Rouhani separately said leaders from “four powers” met with Iran on the sidelines of the September meeting of the United Nations General Assembly to try to save the deal, including brokering a possible meeting with Trump. 

He did not name those countries, but was likely referring to China, France, Russia and Britain, which along with Germany made up the world powers involved in the 2015 nuclear deal.

The European Union, France, Germany and Britain said they regretted the US decision and would seek to protect European companies doing legitimate business with Tehran.

*With Reuters, AP and AFP.

Decoder

SANCTIONS: The Key Points

- Sanctions target more than 700 Iranian and Iranian-linked individuals, entities, aircraft and vessels - Among those are 50 Iranian banks and subsidiaries, more than 200 people and ships, Iran Air and more than 65 of its planes - Greece, India, Italy, Japan, South Korea, Taiwan, Turkey and China to continue to purchase Iranian oil as long as they work to reduce imports to zero - European and other banks and businesses face secondary sanctions if Washington deems them in breach of sanctions - SWIFT is suspending some unspecified Iranian banks’ access to its messaging system in the interests of the stability and integrity of the global financial system


Lebanon to form body to probe civil war disappearances

Updated 12 November 2018
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Lebanon to form body to probe civil war disappearances

  • The long-awaited law would empower an independent national commission to gather information about the missing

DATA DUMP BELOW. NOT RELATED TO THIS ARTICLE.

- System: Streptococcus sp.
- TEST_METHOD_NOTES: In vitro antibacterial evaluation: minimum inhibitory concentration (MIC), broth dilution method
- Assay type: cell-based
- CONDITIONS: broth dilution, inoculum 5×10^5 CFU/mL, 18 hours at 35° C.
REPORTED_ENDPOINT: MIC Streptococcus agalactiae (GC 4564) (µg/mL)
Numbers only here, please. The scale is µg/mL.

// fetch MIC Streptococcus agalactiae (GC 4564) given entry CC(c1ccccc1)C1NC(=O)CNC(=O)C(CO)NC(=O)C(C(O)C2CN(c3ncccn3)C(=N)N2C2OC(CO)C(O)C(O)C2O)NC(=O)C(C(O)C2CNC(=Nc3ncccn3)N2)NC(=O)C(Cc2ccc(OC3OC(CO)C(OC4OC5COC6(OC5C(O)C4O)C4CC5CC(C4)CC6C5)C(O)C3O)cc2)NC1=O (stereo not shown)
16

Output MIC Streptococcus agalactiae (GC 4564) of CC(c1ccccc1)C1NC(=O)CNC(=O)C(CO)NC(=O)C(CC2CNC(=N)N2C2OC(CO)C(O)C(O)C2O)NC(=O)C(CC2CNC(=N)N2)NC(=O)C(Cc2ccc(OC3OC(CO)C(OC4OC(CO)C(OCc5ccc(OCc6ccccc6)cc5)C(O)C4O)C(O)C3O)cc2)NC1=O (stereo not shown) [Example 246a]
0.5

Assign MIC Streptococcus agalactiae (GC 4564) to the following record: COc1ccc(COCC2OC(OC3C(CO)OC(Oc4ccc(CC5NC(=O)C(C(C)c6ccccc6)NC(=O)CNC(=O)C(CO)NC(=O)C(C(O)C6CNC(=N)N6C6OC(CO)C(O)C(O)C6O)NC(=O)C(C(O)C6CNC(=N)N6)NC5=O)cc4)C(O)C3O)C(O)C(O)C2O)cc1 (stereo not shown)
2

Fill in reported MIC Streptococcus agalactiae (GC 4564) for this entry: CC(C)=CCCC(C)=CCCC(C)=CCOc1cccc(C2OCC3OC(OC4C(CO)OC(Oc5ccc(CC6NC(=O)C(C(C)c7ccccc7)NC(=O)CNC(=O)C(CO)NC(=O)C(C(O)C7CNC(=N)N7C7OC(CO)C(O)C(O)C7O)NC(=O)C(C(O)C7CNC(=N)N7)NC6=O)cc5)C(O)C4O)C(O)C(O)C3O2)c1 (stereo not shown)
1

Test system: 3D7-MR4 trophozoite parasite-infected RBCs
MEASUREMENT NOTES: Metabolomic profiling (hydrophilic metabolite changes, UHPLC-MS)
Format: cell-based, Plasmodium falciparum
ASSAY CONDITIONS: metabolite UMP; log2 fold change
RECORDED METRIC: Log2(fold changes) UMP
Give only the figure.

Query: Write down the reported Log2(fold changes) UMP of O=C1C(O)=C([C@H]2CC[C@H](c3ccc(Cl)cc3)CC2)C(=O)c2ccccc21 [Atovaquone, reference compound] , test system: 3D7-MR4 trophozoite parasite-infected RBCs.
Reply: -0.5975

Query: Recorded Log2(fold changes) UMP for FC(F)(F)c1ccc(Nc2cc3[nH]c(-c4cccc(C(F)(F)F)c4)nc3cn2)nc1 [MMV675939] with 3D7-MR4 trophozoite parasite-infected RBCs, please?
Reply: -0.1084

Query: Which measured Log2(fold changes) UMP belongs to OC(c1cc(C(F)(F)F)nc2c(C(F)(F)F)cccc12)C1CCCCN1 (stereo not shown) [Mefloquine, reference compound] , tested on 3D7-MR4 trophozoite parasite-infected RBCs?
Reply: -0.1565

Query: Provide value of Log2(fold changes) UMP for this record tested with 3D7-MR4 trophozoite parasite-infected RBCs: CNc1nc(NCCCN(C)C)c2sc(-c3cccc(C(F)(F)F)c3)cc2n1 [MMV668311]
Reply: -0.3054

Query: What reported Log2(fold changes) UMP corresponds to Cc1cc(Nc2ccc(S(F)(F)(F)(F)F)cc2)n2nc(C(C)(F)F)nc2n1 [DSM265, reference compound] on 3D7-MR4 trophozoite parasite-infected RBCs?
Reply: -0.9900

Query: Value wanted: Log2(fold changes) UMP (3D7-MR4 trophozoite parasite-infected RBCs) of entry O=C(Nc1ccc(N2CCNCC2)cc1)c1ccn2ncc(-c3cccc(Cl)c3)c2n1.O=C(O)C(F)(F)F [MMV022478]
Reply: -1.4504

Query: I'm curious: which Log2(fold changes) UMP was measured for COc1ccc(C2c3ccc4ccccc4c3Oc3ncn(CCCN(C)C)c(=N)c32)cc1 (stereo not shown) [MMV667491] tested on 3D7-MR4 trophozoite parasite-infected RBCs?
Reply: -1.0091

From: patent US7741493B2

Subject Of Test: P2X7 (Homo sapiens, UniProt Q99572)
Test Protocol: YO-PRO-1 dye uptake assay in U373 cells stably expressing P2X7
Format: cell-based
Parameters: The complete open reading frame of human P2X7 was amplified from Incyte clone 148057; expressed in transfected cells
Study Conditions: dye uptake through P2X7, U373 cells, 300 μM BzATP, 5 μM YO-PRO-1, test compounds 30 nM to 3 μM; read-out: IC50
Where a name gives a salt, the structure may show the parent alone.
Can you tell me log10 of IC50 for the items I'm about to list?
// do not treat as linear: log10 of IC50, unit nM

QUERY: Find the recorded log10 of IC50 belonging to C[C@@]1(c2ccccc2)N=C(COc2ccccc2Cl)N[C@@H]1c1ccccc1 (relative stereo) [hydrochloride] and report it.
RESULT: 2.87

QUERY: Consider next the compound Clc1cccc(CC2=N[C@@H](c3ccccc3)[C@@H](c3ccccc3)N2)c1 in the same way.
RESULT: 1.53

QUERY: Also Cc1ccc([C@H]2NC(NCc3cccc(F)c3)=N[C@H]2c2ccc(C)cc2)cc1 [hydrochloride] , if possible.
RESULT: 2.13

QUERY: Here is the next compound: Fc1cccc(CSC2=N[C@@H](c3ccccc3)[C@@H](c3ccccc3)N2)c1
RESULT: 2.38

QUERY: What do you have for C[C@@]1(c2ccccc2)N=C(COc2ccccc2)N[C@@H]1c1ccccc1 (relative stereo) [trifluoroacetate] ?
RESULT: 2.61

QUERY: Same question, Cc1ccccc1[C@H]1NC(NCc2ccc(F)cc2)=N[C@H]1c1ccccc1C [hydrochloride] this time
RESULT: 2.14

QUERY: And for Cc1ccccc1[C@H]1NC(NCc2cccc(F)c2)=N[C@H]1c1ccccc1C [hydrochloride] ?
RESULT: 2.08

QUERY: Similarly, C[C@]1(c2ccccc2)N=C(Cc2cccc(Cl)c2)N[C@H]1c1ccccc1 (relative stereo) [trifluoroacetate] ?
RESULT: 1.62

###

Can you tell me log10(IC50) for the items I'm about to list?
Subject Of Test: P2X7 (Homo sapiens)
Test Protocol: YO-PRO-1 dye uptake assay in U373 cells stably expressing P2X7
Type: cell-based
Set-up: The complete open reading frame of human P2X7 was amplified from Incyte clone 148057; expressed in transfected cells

• Families and rights groups have been campaigning for the law since 2012, when it first went to parliament

BEIRUT: Lebanon’s parliament on Monday approved the formation of an independent commission to help determine the fate of thousands of people who went missing during the country’s civil war, which ended nearly three decades ago.
The long-awaited law would empower an independent national commission to gather information about the missing, collect DNA samples and exhume mass graves from the 1975-1990 conflict.
Families and rights groups have been campaigning for the law since 2012, when it first went to parliament.
“This is the first step toward giving closure to families of the missing hopefully,” said Rona Halabi, spokeswoman for the International Committee for the Red Cross. “This represents a milestone for the families who have waited for years to have answers.”
The Hague-based International Commission on Missing Persons says more than 17,000 people are estimated to have gone missing during the Lebanese civil war.
Lebanon’s National News Agency said lawmakers approved the law after voting on each of its 38 articles.
LBC TV said lawmakers initially protested, saying calls for accountability may affect current officials. The broadcaster said they were reassured the 1991 amnesty for abuses committed by militias during the war remains in place.
Many of Lebanon’s political parties are led by former warlords implicated in some of the civil war’s worst fighting.
“For the first time after the war, Lebanon enters a genuine reconciliation phase, to heal the wounds and give families the right to know,” Gebran Bassil, the country’s foreign minister tweeted.
The ICRC began compiling DNA samples from relatives of the disappeared in 2016 and has interviewed more than 2,000 families to help a future national commission.
DNA samples have been stored with the Lebanese Internal Security Forces and the ICRC. The law would allow Lebanese security forces to take part in the sample collection.